DEMOCRACY WILL ALWAYS BE HATED by the rich and powerful. This is a truth that should never be, but all-too-often is, forgotten. If the kratos (power) really does reside in the demos (people) then it cannot reside in the clubs and boardrooms of the corporate elites. The stronger the people become, the more determined the elites will grow to destroy the institutions through which popular power is expressed. Much has been made recently (not least by the Democracy Project) of the political influence of lobbyists and think-tanks, as if this was somehow a new and disturbing development. It is not. All that the growing power and influence of lobbyists and think-tanks reveals is the growing weakness of our democratic institutions.
Rather than devoting their energies to building up the strength of those institutions – by aggressively re-democratising the Labour Party and the trade union movement, both of which have long-since ceased to evince the slightest democratic energy – more and more leftists are avoiding the implications of their crushing political defeat by jumping down the rabbit hole of Mihingarangi Forbes’ Atlas Network conspiracy theory.
According to Forbes’ narrative, New Zealand’s political life is increasingly falling under the influence of unseen bad actors. These dark forces are unfairly resourced with all the talents and resources needed to shape and steer decisions critical to New Zealand’s future without the public’s knowledge.
If this all sounds like the plot of a Dan Brown novel, it’s because both Forbes and the author of The Da Vinci Code both deal in fiction. Forbes’ dark forces are, in fact, openly acknowledged and registered pressure groups, like the Taxpayers’ Union, which operate in the broad light of day and are constantly seeking to engage with the public via electronic newsletters, public meetings, and the media. Real conspirators do not behave like this. Prior to flying hijacked planes into the Twin Towers, Al Qaeda did not issue a press release!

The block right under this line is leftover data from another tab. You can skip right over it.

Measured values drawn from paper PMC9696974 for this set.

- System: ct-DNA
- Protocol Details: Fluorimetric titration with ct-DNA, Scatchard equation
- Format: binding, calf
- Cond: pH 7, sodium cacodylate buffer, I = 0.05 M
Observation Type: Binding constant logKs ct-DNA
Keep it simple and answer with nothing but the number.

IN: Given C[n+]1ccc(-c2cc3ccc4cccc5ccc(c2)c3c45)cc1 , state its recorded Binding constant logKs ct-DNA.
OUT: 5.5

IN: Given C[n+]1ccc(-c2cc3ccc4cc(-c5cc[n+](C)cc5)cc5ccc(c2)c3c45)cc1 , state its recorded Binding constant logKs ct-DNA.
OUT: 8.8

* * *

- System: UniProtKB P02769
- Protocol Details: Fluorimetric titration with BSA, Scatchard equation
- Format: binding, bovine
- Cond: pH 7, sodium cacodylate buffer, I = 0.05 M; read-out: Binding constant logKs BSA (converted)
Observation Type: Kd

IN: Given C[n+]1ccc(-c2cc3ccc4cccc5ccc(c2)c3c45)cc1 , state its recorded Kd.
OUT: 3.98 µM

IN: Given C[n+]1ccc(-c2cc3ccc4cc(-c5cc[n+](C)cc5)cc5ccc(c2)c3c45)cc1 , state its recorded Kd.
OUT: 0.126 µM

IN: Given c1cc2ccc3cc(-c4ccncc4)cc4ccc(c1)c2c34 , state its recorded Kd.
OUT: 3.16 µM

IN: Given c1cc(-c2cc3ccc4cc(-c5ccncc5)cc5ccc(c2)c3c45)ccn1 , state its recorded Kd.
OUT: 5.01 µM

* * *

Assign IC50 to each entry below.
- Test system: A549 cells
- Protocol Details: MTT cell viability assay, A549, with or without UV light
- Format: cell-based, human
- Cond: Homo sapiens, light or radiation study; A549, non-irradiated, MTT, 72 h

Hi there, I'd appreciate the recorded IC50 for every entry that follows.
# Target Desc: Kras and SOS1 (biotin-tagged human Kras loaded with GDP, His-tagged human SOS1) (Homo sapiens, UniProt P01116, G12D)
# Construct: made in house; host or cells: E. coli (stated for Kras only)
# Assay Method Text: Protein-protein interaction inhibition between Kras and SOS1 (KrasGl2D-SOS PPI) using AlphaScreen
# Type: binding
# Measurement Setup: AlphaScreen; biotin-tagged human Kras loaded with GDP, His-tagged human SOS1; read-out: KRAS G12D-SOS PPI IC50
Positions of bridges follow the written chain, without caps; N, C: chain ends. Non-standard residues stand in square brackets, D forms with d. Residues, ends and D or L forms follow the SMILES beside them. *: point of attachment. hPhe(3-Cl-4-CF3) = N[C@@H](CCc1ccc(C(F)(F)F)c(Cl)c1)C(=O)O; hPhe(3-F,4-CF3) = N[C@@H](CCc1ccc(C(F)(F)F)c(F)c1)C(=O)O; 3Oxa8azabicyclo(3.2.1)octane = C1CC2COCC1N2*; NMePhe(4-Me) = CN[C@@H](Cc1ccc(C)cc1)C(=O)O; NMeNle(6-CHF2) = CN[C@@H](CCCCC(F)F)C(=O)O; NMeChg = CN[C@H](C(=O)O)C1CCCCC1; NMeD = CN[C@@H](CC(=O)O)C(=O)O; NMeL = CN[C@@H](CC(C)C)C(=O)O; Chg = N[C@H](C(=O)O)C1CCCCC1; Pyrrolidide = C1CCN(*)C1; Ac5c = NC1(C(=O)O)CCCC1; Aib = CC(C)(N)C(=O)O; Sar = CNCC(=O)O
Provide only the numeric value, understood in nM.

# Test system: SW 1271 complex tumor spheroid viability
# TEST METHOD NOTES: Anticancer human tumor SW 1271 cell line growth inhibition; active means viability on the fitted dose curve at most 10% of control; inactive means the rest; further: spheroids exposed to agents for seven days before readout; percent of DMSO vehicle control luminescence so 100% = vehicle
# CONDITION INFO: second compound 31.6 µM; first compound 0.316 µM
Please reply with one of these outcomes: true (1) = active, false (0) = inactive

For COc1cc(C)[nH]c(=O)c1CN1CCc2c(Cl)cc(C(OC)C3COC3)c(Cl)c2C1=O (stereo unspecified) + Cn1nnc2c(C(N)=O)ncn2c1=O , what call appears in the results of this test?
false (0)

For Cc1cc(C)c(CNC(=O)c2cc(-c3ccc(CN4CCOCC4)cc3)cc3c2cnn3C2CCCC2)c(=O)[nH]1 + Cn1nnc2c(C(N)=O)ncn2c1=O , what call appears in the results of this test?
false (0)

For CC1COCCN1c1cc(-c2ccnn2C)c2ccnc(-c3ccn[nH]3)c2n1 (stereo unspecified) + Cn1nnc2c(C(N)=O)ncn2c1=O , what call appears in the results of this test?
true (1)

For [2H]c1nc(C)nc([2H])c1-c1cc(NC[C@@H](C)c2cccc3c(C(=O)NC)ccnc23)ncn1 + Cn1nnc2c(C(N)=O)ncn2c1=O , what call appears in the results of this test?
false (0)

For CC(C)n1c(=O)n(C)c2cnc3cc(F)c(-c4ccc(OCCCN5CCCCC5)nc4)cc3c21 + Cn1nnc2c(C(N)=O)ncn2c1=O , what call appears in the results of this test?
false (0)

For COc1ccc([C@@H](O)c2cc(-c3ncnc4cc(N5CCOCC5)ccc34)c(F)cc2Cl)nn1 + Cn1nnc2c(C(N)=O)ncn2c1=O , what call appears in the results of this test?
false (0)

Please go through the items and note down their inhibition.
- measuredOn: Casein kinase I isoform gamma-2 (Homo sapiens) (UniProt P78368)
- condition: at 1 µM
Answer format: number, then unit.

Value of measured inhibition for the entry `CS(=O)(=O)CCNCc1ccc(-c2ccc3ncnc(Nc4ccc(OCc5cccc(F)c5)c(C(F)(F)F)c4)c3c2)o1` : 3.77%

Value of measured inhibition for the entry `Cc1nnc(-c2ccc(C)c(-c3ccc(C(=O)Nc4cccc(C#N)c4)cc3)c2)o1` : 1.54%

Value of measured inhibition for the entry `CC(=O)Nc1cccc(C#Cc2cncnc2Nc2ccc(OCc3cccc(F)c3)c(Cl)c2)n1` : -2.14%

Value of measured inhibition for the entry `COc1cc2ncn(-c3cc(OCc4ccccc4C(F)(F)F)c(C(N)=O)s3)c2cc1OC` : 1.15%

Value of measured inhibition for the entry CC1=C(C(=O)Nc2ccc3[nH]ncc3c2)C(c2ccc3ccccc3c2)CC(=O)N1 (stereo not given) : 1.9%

What Forbes is attempting to paint as sinister and illegitimate is actually a very real tribute to the power of grass-roots organising. What makes the Taxpayers’ Union so effective is what made Halt All Racist Tours (HART) so effective: a popular cause; generous donors; dedicated leadership; powerful propaganda; and a bloody huge mailing-list. It is ironic that the organising model which the Left now attempts to pass-off as diabolical, is what made the left-wing pressure groups of the past so politically effective.
Perhaps the most dramatic example of the New Zealand Right borrowing the tactics of the New Zealand Left is the New Zealand National Party. National’s founders were determined that their fledgling organisation should grow into a mass party – as large, if not larger, than the New Zealand Labour Party. How else could they hope to defeat it?
Just like Labour, National gave itself a branch structure which penetrated deeply into ideologically sympathetic communities. Membership fees were kept within the reach of the ordinary voter, and the members themselves were constitutionally empowered to choose parliamentary candidates and participate in the formation of National Party policy. The “divisional” structure of the party guaranteed a large measure of regional autonomy from the party’s central office.
In short, until Stephen Joyce transformed it into a self-perpetuating oligarchy in 2003, National was a thoroughly democratic organisation. Had it not been, the party would not have been able to dominate New Zealand’s post-war politics so emphatically. At its peak in the mid-1970s, National’s membership topped a quarter-of-a-million.